Ayurveda is often referred to as the sister science of yoga and offers much wisdom and guidance on how to manage eating habits for our own bio-individualistic nature.
Although many people begin to explore this ancient science with the intention of shifting their food or healing an ailment, they soon come to find that Ayurveda (like yoga) also offers a lens on how we live our day-to-day lives.
In short the three categories most often talked about in this Indian Medical System are Vatta (or the qualities of fall/winter), Pitta (or the characteristics of summer), and Kappa (the aspects of spring). In a sense each person is made up of a percentage of all three.
When you ask or answer the question 'what is your constitution' people usually report their two most dominant elements. I, for example, am a Vatta/Pitta. It means I am more dominant in my Vatta nature (airy, quick thinking, creative, fast) and secondary in my Pitta nature (passionate, fiery, dedicated, moving forward).
The part we are most dominant in is the one we tend to get imbalanced in. When it comes to stress it seems that all three concepts can visit us and wreck havoc in different ways.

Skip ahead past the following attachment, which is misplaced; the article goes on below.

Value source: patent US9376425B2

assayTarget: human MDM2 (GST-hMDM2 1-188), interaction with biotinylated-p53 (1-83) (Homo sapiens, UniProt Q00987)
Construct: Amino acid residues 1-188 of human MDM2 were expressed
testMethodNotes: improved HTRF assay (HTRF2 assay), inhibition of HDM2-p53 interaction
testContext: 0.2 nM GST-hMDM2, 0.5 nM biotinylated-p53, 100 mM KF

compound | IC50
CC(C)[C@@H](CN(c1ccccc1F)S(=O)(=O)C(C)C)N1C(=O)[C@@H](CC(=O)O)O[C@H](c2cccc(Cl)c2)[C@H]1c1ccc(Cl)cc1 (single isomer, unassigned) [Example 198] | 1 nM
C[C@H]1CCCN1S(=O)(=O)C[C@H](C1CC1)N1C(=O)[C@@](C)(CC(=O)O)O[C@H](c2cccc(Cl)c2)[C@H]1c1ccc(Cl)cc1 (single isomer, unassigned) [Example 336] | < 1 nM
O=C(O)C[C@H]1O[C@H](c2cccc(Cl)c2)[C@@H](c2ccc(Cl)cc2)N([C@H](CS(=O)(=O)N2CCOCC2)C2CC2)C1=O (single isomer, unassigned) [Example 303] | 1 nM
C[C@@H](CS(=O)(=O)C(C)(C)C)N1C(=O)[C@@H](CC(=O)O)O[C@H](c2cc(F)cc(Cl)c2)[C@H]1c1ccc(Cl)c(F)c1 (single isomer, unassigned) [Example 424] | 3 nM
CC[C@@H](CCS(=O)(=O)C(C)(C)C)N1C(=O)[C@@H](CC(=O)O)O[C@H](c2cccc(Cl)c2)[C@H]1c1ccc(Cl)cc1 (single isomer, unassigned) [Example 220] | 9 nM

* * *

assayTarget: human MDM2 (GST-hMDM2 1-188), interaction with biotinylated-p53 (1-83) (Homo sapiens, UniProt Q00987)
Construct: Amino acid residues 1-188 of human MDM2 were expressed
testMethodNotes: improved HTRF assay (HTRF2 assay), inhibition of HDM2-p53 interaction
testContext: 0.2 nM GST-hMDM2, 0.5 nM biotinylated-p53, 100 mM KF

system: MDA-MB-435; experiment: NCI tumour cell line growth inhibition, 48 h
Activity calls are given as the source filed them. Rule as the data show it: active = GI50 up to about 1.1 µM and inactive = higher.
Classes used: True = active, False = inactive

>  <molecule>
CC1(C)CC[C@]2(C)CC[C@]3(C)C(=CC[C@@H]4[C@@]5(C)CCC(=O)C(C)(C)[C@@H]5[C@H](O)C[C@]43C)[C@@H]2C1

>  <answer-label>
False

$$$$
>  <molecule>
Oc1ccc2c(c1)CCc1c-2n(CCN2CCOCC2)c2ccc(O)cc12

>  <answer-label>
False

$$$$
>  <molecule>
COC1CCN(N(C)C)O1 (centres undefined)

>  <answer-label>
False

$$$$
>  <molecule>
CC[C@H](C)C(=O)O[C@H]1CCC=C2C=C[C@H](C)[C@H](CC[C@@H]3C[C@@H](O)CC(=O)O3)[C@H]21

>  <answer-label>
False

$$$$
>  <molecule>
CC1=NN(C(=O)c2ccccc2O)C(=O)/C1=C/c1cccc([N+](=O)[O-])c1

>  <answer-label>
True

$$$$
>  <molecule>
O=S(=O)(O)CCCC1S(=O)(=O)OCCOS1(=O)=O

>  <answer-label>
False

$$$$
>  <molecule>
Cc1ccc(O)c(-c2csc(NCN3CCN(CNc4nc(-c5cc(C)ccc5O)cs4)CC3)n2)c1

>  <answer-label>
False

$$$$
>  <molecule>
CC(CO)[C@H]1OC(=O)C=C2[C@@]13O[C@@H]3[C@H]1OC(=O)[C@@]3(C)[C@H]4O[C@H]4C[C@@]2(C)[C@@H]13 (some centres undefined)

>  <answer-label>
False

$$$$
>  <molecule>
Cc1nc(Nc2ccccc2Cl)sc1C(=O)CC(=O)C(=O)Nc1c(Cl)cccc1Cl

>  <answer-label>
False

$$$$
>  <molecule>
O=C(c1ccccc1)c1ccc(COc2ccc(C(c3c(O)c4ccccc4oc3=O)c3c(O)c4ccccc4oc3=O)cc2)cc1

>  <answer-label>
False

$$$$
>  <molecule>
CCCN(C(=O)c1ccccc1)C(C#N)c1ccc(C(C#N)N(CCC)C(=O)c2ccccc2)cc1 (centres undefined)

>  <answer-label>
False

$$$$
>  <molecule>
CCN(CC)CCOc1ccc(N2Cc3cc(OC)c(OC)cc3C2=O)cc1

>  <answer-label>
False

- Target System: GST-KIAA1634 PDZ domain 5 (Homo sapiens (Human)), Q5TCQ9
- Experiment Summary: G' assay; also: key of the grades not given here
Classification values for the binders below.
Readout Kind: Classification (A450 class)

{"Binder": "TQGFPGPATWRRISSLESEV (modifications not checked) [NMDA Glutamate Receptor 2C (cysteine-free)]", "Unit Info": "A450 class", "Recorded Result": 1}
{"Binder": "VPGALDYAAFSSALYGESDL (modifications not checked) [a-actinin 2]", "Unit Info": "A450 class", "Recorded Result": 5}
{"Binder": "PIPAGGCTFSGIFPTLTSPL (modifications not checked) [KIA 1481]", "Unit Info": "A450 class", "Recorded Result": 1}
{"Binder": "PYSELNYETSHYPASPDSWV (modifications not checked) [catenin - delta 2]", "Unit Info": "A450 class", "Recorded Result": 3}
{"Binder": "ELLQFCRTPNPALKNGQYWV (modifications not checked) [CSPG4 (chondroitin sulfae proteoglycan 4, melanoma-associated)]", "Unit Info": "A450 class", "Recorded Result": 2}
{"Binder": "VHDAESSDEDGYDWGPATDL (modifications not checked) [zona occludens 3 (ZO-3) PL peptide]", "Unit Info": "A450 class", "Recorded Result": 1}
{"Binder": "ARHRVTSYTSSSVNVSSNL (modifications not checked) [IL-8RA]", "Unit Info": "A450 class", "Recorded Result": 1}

Initially I had always labeled the stress process a Vatta experience as many people get ungrounded and phased when life begins to overwhelm. But after having a conversation with my friend Katie about Ayurveda & Stress I realized all three Ayurvedic qualities come into play.
- When stress first hits it is very much a Vatta experience. We begin to spin stories in the mind, feel inundated, and feel our foundation destabilizing. If we don't address the root and cause the process tends to evolve.
- From feeling out of control the fire turns up, Pitta stress arrives as we get angry about our situation. We might blame ourselves, others, the world at large. The fire amplifies as we can't believe this situation is happening to us, injustice and frustration, a sense of wanting to explode. Again here if we don't address the root and cause the process flows on.
- Eventually the fire burns out, the mind is exhausted of being in anxiety spinning tales, the body is spent from its preparatory posturing of potentially entering the battlefield; the stress has nocked us out. The desire here is often to crawl under the covers, avoid the world and pretend that by not addressing the root and cause it will all go away.
Sadly, the vicious cycle continues and after time in the Kappa stage of stress we might return back to the others. How long you stay in each part of the cycle is going to vary.
The first element is always awareness. Next time stress hits, begin to notice what part of the cycle you find yourself in.
Once you are aware contemplate how you can address the source to get yourself off the spinning Merry-Go-Round.